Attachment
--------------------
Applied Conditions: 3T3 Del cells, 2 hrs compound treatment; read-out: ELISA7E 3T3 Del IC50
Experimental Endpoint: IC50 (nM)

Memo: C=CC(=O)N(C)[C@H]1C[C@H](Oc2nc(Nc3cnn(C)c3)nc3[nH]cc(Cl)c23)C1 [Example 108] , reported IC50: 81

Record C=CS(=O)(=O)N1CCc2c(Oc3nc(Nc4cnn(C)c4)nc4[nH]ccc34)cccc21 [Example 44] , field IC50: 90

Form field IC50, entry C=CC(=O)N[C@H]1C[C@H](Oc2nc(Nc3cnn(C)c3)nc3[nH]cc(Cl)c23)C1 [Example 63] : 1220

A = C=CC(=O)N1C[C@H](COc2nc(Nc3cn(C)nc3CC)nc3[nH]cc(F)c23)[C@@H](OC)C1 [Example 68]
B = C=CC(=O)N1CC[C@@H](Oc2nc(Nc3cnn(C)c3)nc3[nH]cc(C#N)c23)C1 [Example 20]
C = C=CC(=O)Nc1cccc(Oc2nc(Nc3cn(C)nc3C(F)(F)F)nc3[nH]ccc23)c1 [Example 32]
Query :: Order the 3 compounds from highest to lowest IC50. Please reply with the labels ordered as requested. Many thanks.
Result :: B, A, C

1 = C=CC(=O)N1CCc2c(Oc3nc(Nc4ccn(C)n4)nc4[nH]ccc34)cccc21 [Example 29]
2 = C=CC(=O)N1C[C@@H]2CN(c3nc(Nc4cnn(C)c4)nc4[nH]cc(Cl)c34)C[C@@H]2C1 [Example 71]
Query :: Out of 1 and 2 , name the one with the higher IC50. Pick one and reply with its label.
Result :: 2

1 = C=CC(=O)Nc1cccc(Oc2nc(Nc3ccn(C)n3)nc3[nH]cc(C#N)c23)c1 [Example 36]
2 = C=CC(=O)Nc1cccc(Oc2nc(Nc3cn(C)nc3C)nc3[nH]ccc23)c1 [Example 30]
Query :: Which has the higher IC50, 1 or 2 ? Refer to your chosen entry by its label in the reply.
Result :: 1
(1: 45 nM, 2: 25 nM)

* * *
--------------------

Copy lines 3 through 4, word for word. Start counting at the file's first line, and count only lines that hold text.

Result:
Memo: C=CC(=O)N(C)[C@H]1C[C@H](Oc2nc(Nc3cnn(C)c3)nc3[nH]cc(Cl)c23)C1 [Example 108] , reported IC50: 81

Record C=CS(=O)(=O)N1CCc2c(Oc3nc(Nc4cnn(C)c4)nc4[nH]ccc34)cccc21 [Example 44] , field IC50: 90